A Permanent Court of Arbitration (PCA) Tribunal has directed the Indian government to pay Cairn Energy PLC over $1.23 billion as compensation for breaching terms of the India-UK Bilateral Investment Treaty (BIT).India has also been directed to pay Cairn over $22 million in legal costs and arbitration costs.
“[India] has failed to uphold its obligations under the UK- India BIT and international law, and in particular, that it has failed to accord the Claimants’ investments fair and equitable treatment in violation of Article 3(2) of the Treaty…”
The dispute stems from the Indian government’s claim for past taxes over the 2006-07 internal rearrangement of Cairn’s India business. .In 2006-07, as a part of its corporate restructuring, Cairn UK transferred shares of Cairn India Holdings to Cairn India.
Claiming that Cairn UK had made capital gains from this process, the Income Tax authorities then made a tax demand of Rs 24,500 crore from the company, which refused to pay the same. This prompted the filing of cases at the Income Tax Appellate Tribunal (ITAT) and the Delhi High Court. Cairn lost the case before the ITAT, while the Delhi High Court matter remains pending.
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In August 2010, two subsidiaries of Cairn entered into a share purchase agreement with a subsidiary of Vedanta for the sale of 51 per cent of Cairn India Limited (CIL’s) share capital. Since the sale was potentially for a controlling interest in CIL, it required approval from the Indian government, which was granted in July 2011.
Then, in 2012, the Indian government made amendments to the Finance Act, which had the effect of including in its scope indirect transfers of capital assets by non-residents. The 2012 amendment was passed with retroactive effect as of April 1, 1962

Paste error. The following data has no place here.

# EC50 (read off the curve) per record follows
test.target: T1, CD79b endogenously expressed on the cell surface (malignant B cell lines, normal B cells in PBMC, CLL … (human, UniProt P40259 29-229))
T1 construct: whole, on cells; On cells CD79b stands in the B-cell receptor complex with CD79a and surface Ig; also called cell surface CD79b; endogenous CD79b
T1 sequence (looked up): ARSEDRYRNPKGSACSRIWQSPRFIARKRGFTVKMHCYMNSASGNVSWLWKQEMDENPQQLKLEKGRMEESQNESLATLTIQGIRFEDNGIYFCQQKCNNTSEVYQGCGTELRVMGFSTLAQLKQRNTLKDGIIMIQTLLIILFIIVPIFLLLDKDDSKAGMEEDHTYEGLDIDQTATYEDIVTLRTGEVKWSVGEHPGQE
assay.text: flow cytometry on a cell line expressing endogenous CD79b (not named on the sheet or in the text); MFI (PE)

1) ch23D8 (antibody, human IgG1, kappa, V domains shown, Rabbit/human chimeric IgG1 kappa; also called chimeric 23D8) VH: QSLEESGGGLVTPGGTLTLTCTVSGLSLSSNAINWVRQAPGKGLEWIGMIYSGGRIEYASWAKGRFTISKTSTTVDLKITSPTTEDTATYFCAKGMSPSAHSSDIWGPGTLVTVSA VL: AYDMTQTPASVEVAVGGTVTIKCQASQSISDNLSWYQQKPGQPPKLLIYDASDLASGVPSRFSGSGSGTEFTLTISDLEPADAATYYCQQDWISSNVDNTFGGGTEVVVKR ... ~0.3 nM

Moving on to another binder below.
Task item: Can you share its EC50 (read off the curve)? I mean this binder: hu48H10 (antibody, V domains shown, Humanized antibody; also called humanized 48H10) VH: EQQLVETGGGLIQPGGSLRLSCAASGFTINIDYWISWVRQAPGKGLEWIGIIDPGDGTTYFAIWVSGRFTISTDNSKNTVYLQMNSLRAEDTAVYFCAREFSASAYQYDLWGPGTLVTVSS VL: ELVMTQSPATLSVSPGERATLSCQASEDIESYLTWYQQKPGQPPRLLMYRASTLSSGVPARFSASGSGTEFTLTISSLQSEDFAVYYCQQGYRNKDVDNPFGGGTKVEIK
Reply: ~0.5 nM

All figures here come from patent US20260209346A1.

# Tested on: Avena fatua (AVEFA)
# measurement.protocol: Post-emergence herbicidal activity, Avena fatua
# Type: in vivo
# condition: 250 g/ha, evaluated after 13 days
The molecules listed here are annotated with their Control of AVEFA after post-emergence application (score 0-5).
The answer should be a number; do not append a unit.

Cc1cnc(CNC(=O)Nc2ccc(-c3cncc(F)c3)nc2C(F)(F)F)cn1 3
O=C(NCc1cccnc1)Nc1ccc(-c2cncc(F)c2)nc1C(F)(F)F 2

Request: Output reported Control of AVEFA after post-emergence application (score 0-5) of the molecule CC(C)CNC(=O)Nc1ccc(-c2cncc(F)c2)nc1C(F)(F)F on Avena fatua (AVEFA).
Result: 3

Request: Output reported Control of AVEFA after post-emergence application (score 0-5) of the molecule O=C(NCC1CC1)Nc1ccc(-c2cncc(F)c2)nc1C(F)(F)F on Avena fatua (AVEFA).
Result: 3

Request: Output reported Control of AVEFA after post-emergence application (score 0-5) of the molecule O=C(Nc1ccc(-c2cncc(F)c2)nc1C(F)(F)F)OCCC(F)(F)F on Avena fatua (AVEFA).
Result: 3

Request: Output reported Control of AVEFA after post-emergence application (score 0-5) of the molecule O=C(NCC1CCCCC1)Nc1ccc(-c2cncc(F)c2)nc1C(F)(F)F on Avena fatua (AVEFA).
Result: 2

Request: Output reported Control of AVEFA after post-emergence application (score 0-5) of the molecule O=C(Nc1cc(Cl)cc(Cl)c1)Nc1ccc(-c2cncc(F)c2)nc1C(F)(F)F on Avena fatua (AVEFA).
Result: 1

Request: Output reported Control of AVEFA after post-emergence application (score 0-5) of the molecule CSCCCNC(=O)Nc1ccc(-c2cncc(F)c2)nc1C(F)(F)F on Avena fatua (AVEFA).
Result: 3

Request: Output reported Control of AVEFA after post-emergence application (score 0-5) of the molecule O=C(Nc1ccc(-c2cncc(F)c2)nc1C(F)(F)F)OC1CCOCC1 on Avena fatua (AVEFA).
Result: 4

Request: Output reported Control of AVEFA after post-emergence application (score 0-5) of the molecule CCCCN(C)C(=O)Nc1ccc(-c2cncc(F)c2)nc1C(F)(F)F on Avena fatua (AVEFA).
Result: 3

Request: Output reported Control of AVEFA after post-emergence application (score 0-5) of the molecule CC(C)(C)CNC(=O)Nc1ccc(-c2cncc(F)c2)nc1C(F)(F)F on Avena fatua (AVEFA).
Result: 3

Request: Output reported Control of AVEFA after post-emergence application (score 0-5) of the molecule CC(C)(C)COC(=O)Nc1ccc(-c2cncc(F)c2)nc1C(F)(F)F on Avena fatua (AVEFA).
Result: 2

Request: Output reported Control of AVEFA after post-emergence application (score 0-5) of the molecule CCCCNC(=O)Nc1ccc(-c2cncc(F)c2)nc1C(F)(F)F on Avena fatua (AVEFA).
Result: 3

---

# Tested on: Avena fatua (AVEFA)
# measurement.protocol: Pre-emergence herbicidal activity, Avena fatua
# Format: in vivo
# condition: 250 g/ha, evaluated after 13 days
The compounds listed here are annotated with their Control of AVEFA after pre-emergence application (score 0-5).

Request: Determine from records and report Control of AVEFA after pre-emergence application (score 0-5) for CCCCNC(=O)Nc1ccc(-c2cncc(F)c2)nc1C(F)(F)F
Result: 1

The PCA has held that the issue was a tax and investment related issue under its jurisdiction. The award reads,
“More precisely, this dispute concerns alleged violations of an investment treaty resulting from certain sovereign measures taken by the Respondent in the field of taxation, also referred to as fiscal measures. This type of dispute must be distinguished from tax disputes proper, which are disputes concerning the taxability (including the tax-amount) of a specific transaction. The distinction is significant.”
“…the highest court in the land ruled that the correct interpretation of Section 9(1)(i) was that, from 1 April 1962, it did not cover indirect transfers. When Parliament passed the 2012 Amendment in June 2012, it literally rewrote Section 9(1)(i) so that it would contain words giving it the meaning that Parliament wished it to have. In so doing, it changed the provision’s objective meaning and expanded its application, and expressly stated that it was doing so as of 1 April 1962. The retroactive effect of the law thus clearly extended some 50 years into the past.”
While determining whether the 2012 amendment was in breach of the BIT between India and the UK, the Tribunal held that India did not have a specific public purpose that would justify applying the 2012 Amendment to past transactions.
The PCA held that is the retroactive taxation of Cairn as being “grossly unfair”,
“By retroactively applying, without a specific justification, a new tax burden on a transaction that was not taxable at the time it was carried out, the Respondent deprived the Claimants of their ability to plan their activities in consideration of the legal consequences of their conduct, in violation of the principle of legal certainty, which the Tribunal considers to be one of the core elements of the FET standard, and of the rule of law more generally…”